EXPLAINER: Why effort to help Afghanistan is falling short
A man distributes bread to Burka-wearing Afghan women outside a bakery in Kabul, Afghanistan, Thursday, Dec, 2, 2021. UN World Food Program top official Mary-Ellen McGroarty says Afghanistan is facing a "tsunami of hunger," with the country on the verge of economic collapse and more than half of the population struggling to eat this winter. In an interview with The Associated Press on Thursday, Jan. 13, 2022 the WFP leader in Afghanistan urged the international community to separate political discussions from the humanitarian imperative by making sure the billions in aid that are required to avoid a disaster keep reaching the country, which is being run by the Taliban. (AP Photo/Petros Giannakouris, File)
Ben Fox, The Associated Press
Published Monday, January 24, 2022 5:58AM EST
WASHINGTON (AP) -- As winter deepens, a grim situation in Afghanistan is getting worse. Freezing temperatures are compounding misery from the downward spiral that has come with the fall of the U.S.-backed government and the Taliban takeover.
Aid groups and international agencies estimate about 23 million people, more than half the country, face severe hunger and nearly 9 million are on the brink of starvation. People have resorted to selling possessions to buy food, burning furniture for warmth and even selling their children.
The U.S. government this month announced $308 million in humanitarian aid to Afghanistan and is working with the U.N. and organizations such as the World Bank to provide additional help. The Biden administration has also sought to clarify that U.S. sanctions on the Taliban shouldn't block humanitarian aid. But there is growing pressure to do more, such as unfreezing Afghan government funds held at the New York Federal Reserve Bank.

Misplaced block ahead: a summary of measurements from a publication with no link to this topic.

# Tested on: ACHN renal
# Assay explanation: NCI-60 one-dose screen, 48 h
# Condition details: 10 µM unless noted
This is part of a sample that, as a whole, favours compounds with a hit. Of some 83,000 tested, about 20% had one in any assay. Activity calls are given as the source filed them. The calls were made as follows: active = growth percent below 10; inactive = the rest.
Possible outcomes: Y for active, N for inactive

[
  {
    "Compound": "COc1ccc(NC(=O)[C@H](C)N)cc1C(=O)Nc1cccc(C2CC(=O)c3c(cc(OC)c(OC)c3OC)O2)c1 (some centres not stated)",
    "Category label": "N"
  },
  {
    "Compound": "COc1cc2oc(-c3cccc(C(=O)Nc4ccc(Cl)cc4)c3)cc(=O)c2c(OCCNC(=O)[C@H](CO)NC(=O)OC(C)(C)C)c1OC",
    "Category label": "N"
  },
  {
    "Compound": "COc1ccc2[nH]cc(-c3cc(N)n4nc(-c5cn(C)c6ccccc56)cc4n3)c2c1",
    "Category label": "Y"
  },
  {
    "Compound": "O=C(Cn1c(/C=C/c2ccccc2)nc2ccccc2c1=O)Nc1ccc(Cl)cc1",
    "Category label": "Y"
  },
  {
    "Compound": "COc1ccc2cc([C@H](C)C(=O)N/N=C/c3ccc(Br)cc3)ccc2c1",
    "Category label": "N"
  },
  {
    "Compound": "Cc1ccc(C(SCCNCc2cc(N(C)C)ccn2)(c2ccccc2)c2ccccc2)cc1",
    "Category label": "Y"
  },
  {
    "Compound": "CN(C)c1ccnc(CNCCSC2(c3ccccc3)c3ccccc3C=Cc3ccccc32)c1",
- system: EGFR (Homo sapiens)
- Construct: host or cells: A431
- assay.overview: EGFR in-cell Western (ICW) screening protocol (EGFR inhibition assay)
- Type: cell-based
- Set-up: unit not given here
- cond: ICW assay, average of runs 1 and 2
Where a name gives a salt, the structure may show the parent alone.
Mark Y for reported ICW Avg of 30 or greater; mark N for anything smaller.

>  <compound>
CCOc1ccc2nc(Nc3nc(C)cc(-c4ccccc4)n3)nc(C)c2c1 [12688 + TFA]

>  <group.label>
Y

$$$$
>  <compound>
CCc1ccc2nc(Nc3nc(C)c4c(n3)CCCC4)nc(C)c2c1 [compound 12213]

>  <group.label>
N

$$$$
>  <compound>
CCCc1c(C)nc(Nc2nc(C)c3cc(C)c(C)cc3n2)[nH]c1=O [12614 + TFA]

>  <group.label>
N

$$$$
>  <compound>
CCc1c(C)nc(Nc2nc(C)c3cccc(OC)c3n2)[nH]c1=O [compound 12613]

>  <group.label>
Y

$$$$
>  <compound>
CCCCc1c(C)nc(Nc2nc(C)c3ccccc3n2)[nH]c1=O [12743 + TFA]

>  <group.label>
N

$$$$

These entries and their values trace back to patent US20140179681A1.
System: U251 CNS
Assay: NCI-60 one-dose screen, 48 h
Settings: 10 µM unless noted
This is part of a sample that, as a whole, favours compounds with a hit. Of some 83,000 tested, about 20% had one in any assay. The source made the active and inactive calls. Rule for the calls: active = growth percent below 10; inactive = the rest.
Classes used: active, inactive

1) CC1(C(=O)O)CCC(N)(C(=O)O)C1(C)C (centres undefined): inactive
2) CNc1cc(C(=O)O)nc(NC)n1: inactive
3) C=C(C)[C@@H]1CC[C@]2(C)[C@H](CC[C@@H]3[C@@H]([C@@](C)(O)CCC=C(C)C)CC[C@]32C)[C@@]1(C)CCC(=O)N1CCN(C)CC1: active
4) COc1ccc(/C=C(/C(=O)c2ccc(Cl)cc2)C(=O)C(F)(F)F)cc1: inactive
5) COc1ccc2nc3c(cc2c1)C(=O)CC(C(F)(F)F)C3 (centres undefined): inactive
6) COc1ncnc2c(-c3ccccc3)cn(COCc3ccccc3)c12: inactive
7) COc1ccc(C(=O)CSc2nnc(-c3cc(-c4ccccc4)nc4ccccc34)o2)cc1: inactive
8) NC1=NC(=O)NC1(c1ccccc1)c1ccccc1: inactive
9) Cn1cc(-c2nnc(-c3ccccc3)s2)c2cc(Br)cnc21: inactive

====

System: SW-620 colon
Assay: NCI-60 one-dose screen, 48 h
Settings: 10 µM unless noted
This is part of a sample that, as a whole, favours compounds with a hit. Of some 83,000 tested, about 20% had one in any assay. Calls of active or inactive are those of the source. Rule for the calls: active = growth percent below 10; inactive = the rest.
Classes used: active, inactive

A look at the situation:
HOW DID CONDITIONS IN AFGHANISTAN GET SO BAD SO FAST?
Life in Afghanistan was precarious before the Taliban takeover in August, with more than half the people surviving on less than $2 a day. About 80% of the entire budget of the U.S.-backed Afghan government came from international donor funds. More than half of all children under 5 were expected to face acute malnutrition, according to the U.N. In addition to the effects of the COVID-19 pandemic, the country was suffering through a prolonged drought, devastating in a country where agriculture makes up 25% of GDP.
The withdrawal of the U.S. after 20 years of war meant an end to the military and other support that made up about half of the economy. Most government employees had not been paid in the two months before the Taliban takeover. Since then, about half a million Afghans have lost their jobs, including many women pushed out of the workforce by the Taliban.
Afghans at home can get only limited amounts of any money they have in bank accounts because of a currency shortage. Meanwhile those abroad are having trouble sending help to family back in Afghanistan, in part because banks are reluctant to do business in a country whose leaders are under U.S. sanctions.
There is food in the markets, but many people can't afford to buy it, said Ciaran Donnelly, head of crisis response at the International Rescue Committee. “This is a humanitarian crisis, an economic collapse and a state failure all wrapped up in one,” said Donnelly. “And they're feeding off each other.”
WHAT HAS THE U.S. DONE SO FAR TO HELP?
President Joe Biden said the U.S. would continue to provide humanitarian aid to Afghanistan after the withdrawal, which was set in motion after a peace deal signed with the Taliban under President Donald Trump. The administration notes that the U.S. is still the largest provider of humanitarian assistance to Afghanistan and is contributing to a U.N. effort to raise more than $5 billion for the country.